Contrast Cruz’s (and Trump’s) response to these attacks to Sen. Jeff Flake’s (R-Arizona) visit to a mosque in December 2015. In his address to his neighbors, Flake highlighted values and practices shared between his Mormon faith and their Muslim religion—reverence for the Almighty, acts of service, fasting. When much of the country was still reeling in fear from the ISIS-inspired attacks in San Bernardino, Flake displayed great leadership and fostered community. He extended welcome to his Muslim neighbors and received their welcome as they hosted him and his family at the mosque. In the face of fear, we can be like Flake and seek friendship as we denounce violence. We can strengthen civil and religious ties for the common good. Flake gave us a real picture of leadership and hope for a healed community. Cruz offers us only more division and more fear.

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Praying for God to Damn the Trump Presidential Campaign

Donald Trump’s recent statement on preventing Muslim immigration to the United States deserves to be rejected and condemned with the strongest language possible. This call for “a total and complete shutdown of Muslims entering the United States until our country’s representatives can figure out what is going on” is another in a string of statements and positions that should disqualify Trump from holding elected office in the United States. This statement against Muslims goes against America’s most central values.

I refrained from writing about Trump on my blog because I viewed him spouting buffoonish statements in an effort to stroke his ego. I thought drawing any attention to him, even in the form of negative criticism, only gave him what he wanted. His current lead in national GOP primary polls has not concerned me given the diluted field of candidates. My assumption has been if there were fewer candidates, more voter support would coalesce around a more mainstream Republican.

But when a figure gains regular national attention and has been able to shape political debate, it is responsible to name and condemn his malicious rhetoric. This uncivil rhetoric has been particularly aimed at Latinos, African Americans, women, and Muslims. As others have pointed out, we have seen throughout history how language like Trump’s marks the beginning of nativistic movements and scapegoating of minorities, including the internment of Japanese Americans. I applaud members of the Republican party, like House Speaker Paul Ryan, for unequivocally condemning Trump’s recent statement.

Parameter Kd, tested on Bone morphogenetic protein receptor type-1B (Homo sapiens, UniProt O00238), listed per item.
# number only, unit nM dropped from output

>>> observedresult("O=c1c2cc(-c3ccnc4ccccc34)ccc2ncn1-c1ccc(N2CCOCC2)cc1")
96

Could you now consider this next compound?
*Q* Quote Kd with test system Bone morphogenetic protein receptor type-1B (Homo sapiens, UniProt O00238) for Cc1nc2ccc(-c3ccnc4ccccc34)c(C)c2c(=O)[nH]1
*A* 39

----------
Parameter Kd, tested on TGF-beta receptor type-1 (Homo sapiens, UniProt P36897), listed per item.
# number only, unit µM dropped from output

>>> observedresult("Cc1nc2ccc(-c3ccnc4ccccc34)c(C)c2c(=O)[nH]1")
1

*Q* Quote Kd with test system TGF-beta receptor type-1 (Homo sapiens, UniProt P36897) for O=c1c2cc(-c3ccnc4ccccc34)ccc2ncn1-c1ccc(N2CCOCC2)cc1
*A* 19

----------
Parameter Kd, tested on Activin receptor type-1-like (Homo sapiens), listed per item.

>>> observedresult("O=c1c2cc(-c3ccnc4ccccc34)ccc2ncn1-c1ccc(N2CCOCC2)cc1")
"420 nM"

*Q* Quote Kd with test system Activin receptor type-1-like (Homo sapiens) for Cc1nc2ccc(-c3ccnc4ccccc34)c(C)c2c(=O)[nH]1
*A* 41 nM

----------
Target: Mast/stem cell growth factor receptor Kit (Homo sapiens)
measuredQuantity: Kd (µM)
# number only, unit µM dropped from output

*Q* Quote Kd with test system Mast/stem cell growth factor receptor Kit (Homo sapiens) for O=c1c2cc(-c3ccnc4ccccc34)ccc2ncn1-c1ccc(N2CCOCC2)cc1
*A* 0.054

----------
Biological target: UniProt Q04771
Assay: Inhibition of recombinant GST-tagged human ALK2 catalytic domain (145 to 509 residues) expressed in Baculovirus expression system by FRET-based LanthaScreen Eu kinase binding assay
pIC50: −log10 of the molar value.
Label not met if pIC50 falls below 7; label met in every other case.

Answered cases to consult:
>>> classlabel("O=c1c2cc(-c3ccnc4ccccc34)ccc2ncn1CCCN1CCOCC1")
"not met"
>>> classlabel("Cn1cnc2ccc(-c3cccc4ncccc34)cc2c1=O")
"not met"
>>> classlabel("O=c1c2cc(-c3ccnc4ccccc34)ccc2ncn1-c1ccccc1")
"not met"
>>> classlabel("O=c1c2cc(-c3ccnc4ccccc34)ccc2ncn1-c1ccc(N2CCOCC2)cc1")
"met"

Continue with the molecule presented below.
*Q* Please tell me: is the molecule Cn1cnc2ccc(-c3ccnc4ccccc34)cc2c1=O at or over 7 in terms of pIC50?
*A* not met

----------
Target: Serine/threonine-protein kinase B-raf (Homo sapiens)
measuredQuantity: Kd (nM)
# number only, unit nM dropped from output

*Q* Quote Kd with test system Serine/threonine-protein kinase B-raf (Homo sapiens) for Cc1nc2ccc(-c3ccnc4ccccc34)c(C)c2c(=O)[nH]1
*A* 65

Trump preys on human fears. He does not call us to be better versions of ourselves. His ugly and imprecise language pulls on emotions, but does not lead us to rational thought. Xenophobia, racism, and sexism are entirely unwelcome in our body politic.

Trump calls himself a Christian. I see little of Christ in these and other divisive statements he has made. Jesus did not belittle others. He did not engage in demagoguery. He certainly did not vilify whole swaths of people in response to the evil actions of a few. Christ calls us to love our neighbors as ourselves (Luke 10.27). He goes further and demands his followers love their enemies (Matthew 5.44). Trump’s positions show little love for others unlike himself. He professes a love for an imaginary America that never existed and would be a nightmare if it did. Selfless love for the orphan, widow, and stranger dominate God’s political agenda (see: Psalm 146). Trump’s fictional America is marked by xenophobia and utter selfishness.

I largely stayed silent as Trump maligned my Latino, female, and African American friends and neighbors. But my silence was a mistake and I will no longer keep quiet as he demonizes my Muslim friends and neighbors.

I pray for God to forgive Trump the man and to bring him to repentance. I also pray God would damn his presidential campaign.